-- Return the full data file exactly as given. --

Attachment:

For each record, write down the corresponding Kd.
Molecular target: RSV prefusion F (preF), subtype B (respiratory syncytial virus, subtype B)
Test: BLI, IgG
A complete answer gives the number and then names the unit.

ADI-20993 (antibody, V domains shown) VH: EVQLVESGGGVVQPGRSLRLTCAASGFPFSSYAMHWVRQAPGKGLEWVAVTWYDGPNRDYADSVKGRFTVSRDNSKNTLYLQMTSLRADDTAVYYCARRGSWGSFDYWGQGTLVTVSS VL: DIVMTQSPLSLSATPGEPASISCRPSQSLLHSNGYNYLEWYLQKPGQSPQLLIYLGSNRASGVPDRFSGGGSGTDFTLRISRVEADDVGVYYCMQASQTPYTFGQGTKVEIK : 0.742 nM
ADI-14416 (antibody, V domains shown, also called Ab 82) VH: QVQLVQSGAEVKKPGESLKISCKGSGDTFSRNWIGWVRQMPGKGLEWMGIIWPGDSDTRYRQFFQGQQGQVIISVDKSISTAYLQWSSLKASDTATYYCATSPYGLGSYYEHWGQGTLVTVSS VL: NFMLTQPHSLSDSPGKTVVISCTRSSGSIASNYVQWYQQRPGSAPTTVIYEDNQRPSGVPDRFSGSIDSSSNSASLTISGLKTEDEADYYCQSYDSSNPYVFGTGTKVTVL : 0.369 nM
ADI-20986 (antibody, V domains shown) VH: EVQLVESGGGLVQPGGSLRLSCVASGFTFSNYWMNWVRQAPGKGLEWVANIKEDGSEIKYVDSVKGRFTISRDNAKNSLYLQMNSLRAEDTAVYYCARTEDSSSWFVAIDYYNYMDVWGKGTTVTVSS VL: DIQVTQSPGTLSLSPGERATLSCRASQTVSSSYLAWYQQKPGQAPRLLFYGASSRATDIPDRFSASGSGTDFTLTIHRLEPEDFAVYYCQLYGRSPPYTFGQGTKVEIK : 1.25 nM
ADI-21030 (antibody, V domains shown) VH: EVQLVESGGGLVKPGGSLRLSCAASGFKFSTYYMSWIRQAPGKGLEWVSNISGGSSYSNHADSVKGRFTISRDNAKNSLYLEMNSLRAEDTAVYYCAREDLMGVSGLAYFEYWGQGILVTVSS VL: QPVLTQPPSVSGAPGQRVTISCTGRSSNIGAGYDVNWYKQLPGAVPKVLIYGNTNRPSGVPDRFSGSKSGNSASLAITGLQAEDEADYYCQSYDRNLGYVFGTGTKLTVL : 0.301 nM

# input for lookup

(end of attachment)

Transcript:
For each record, write down the corresponding Kd.
Molecular target: RSV prefusion F (preF), subtype B (respiratory syncytial virus, subtype B)
Test: BLI, IgG
A complete answer gives the number and then names the unit.

ADI-20993 (antibody, V domains shown) VH: EVQLVESGGGVVQPGRSLRLTCAASGFPFSSYAMHWVRQAPGKGLEWVAVTWYDGPNRDYADSVKGRFTVSRDNSKNTLYLQMTSLRADDTAVYYCARRGSWGSFDYWGQGTLVTVSS VL: DIVMTQSPLSLSATPGEPASISCRPSQSLLHSNGYNYLEWYLQKPGQSPQLLIYLGSNRASGVPDRFSGGGSGTDFTLRISRVEADDVGVYYCMQASQTPYTFGQGTKVEIK : 0.742 nM
ADI-14416 (antibody, V domains shown, also called Ab 82) VH: QVQLVQSGAEVKKPGESLKISCKGSGDTFSRNWIGWVRQMPGKGLEWMGIIWPGDSDTRYRQFFQGQQGQVIISVDKSISTAYLQWSSLKASDTATYYCATSPYGLGSYYEHWGQGTLVTVSS VL: NFMLTQPHSLSDSPGKTVVISCTRSSGSIASNYVQWYQQRPGSAPTTVIYEDNQRPSGVPDRFSGSIDSSSNSASLTISGLKTEDEADYYCQSYDSSNPYVFGTGTKVTVL : 0.369 nM
ADI-20986 (antibody, V domains shown) VH: EVQLVESGGGLVQPGGSLRLSCVASGFTFSNYWMNWVRQAPGKGLEWVANIKEDGSEIKYVDSVKGRFTISRDNAKNSLYLQMNSLRAEDTAVYYCARTEDSSSWFVAIDYYNYMDVWGKGTTVTVSS VL: DIQVTQSPGTLSLSPGERATLSCRASQTVSSSYLAWYQQKPGQAPRLLFYGASSRATDIPDRFSASGSGTDFTLTIHRLEPEDFAVYYCQLYGRSPPYTFGQGTKVEIK : 1.25 nM
ADI-21030 (antibody, V domains shown) VH: EVQLVESGGGLVKPGGSLRLSCAASGFKFSTYYMSWIRQAPGKGLEWVSNISGGSSYSNHADSVKGRFTISRDNAKNSLYLEMNSLRAEDTAVYYCAREDLMGVSGLAYFEYWGQGILVTVSS VL: QPVLTQPPSVSGAPGQRVTISCTGRSSNIGAGYDVNWYKQLPGAVPKVLIYGNTNRPSGVPDRFSGSKSGNSASLAITGLQAEDEADYYCQSYDRNLGYVFGTGTKLTVL : 0.301 nM

# input for lookup